Have you ever encountered a carriage return (CR) or line feed (LF) character inside of double quotes in a comma separated values (CSV) file? As soon as SAS sees either of these characters it interprets it as the end of line and will read the rest of the line as the next line.
If you run the sample file created below and open it in an editor such as NotePad++ you can see the offending character by clicking on the "Show All Characters" button.
%let fname = c:\temp\test.csv ; /* Create sample CSV file with LF inside of double quotes */ data _null_ ; file "&fname." ; /* byte(10) is a line feed (LF) same as '0A'x */ x = cat( '"All Good"', ',"Line ', byte( 10 ), ' Feed"' ) ; put "Column1, Column2" ; put x ; run ;
The below macro was written based on this SAS tech support entry. Sharedbuffers are used to read and write to the same file. Instead of reading the entire line all at once, it reads the data one byte at a time as a binary stream using the recfm = n option. The code uses the logical NOT operator (^) to toggle the value (from true to false or vice versa) when finding the first and next double quote to determine when to convert a CR or LF character to a blank. This technique limits the removal of CRLF characters to only those that occur inside of double quotes and not the true end of line.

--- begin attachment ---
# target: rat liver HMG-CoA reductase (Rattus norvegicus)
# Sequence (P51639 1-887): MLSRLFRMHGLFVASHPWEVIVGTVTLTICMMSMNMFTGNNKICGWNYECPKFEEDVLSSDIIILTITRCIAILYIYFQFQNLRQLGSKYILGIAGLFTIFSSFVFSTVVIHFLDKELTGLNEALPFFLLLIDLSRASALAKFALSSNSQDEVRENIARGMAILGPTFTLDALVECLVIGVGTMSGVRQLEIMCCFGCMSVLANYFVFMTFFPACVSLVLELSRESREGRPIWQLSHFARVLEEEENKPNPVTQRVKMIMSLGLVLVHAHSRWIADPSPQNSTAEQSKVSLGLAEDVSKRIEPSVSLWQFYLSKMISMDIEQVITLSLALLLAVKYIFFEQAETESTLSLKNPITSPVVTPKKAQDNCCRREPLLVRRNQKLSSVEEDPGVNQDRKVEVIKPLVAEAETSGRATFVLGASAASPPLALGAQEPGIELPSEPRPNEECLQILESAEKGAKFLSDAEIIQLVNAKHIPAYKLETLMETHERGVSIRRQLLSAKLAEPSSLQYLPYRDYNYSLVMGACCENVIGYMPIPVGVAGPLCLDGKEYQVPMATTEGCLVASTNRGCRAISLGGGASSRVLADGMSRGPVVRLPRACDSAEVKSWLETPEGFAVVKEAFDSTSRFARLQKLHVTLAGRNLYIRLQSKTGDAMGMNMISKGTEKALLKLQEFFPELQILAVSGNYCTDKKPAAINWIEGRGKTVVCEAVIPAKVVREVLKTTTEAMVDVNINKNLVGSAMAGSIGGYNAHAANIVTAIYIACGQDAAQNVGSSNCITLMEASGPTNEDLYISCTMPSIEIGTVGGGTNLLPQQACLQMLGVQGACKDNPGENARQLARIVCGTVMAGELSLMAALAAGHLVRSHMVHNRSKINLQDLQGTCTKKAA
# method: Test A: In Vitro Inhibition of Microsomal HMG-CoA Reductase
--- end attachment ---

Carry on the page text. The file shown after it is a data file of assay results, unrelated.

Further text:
%macro removeQuotedCRLF( filename = ) ; %if not %sysfunc( fileexist( "&filename." ) ) %then %do ; %put %str(E)RROR: The file: &filename was not found. ; %return ; %end ; data _null_ ; infile "&filename." recfm = n sharebuffers ; file "&filename." recfm = n ; retain opendoublequote 0 ; input byte $char1. ; if byte = '"' then opendoublequote = ^( opendoublequote ) ; if opendoublequote then do ; if byte = '0D'x then put " " ; /* CR */ else if byte = '0A'x then put " " ; /* LF */ end ; run ; %mend ; %removeQuotedCRLF( filename = &fname. ) data test2 ; infile "&fname." dsd truncover firstobs = 2 ; input col1 : $16. col2 : $16. ; run ;